Houston, we have a problem. There will be a delay for early voting. Originally set for Feb. 8, with a record number of challenges by candidates finding every tool in the toolshed to knock their opponents off the ballot, it has ultimately overloaded the Cook County Board of Elections capabilities for a timely system. Although ballot numbers have been issued to candidates—early voting may not take place until the latter part of February. DuPage County officials are dealing with a similar situation.
The first IL 25th District State Representative Candidate forum took place this past Sunday at Montgomery Place—a resident village for seniors in Hyde Park. All seven candidates were in attendance to discuss several topics; the forum was hosted by the League of Women Voters of Chicago.
Moderated by Diana White (LWV, Chicago), the discussion featured 25th State Rep. Candidates: William Calloway, Angelique N. Collins, Adrienne Irmer, Grace Chan McKibben, Anne Marie Miles, Flynn Rush and Curtis Tarver II.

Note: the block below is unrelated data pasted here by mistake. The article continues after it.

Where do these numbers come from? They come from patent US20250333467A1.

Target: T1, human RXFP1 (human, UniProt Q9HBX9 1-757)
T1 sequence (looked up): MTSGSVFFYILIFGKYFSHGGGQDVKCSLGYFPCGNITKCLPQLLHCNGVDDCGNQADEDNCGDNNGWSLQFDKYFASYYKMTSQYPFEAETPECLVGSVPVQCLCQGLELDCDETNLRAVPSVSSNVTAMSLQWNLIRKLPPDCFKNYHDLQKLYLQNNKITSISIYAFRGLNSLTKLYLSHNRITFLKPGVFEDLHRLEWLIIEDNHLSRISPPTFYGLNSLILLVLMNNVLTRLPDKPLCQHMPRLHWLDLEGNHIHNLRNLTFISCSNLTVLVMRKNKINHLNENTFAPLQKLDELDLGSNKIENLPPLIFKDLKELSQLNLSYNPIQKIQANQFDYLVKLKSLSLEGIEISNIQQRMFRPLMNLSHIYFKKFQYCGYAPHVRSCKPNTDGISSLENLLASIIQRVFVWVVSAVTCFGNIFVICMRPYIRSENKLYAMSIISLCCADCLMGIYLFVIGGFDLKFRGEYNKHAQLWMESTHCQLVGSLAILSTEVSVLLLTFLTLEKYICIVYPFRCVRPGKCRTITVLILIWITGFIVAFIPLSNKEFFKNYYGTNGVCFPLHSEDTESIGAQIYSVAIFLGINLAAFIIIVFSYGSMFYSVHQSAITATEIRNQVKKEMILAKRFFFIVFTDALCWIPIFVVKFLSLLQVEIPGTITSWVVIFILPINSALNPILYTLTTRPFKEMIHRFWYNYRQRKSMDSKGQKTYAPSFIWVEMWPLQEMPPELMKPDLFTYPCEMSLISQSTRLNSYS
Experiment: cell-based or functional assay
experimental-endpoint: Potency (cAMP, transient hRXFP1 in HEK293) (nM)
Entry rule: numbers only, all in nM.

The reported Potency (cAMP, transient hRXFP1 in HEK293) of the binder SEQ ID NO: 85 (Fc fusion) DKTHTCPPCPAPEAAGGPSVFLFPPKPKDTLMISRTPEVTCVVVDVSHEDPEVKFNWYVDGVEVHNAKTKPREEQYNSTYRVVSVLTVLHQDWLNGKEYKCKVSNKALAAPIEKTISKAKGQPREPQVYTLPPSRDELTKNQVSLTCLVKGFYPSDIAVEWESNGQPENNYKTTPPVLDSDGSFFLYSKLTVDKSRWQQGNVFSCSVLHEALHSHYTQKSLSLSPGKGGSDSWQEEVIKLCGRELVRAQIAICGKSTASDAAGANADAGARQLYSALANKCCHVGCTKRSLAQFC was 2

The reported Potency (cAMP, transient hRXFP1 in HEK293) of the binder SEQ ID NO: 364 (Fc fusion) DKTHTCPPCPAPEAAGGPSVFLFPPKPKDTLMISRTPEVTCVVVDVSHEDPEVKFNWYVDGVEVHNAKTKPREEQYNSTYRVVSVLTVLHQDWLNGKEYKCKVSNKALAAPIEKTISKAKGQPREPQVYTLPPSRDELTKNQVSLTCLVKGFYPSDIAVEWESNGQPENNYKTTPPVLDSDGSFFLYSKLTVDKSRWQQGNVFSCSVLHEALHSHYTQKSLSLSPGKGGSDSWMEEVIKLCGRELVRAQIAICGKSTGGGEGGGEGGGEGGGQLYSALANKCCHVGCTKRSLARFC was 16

Over the weekend, a group of Democratic candidates running for various offices kicked off a South Side satellite office on 87th and Halsted. Those at the office included: Attorney General candidate Kwame Raoul; State Rep. Justin Slaughter (27th); Cook County Commissioner Stanley Moore (4th); Judge Travis Richardson (2nd sub circuit) and Marty Durkan, candidate for Water Reclamation District. Also, in attendance was Commissioner for Water Reclamation Kari Steele; Latricia Payne, candidate for the Judicial 2nd subcircuit and others who stopped by.
Hold Up, Wait A Minute
The latest drama from the Blago and JB FBI wiretap recordings is the exchange between the two men discussing who should be the next Senate appointment to replace Barack Obama’s seat. According to the Chicago Tribune, who revealed the audio where Pritzker is advising then-Illinois governor Rod Blagojevich on the probability of appointing Secretary of State Jesse White to the vacant seat. The conversation revealed Pritzker’s distaste for Jesse Jackson, Jr. and later jokingly considering Rev. Jeremiah Wright—Obama’s former pastor.